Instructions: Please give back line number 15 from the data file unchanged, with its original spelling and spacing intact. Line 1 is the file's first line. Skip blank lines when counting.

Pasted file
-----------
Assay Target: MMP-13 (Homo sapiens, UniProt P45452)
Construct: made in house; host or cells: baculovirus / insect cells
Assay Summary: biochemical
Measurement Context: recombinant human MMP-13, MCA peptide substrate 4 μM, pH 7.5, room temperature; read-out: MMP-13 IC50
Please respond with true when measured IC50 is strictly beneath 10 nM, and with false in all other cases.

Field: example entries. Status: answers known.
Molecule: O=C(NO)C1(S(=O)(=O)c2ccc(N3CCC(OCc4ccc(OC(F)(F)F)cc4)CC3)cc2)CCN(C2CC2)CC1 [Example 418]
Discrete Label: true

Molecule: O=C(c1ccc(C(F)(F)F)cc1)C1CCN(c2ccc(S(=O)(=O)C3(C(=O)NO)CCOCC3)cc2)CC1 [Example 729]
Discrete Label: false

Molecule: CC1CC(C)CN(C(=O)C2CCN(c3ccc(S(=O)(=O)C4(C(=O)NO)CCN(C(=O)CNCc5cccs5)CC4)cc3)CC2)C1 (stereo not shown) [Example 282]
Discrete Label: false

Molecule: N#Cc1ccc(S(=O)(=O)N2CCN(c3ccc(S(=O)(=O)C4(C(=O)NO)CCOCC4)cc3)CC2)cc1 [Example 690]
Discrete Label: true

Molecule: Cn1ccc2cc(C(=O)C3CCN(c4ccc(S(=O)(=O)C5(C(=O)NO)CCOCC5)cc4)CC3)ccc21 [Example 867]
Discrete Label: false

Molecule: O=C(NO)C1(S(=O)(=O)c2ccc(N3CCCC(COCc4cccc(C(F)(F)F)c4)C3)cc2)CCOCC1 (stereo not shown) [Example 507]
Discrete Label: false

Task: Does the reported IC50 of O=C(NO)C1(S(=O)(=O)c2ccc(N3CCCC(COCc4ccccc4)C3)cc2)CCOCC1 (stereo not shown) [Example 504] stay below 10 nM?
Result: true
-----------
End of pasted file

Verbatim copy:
Molecule: Cn1ccc2cc(C(=O)C3CCN(c4ccc(S(=O)(=O)C5(C(=O)NO)CCOCC5)cc4)CC3)ccc21 [Example 867]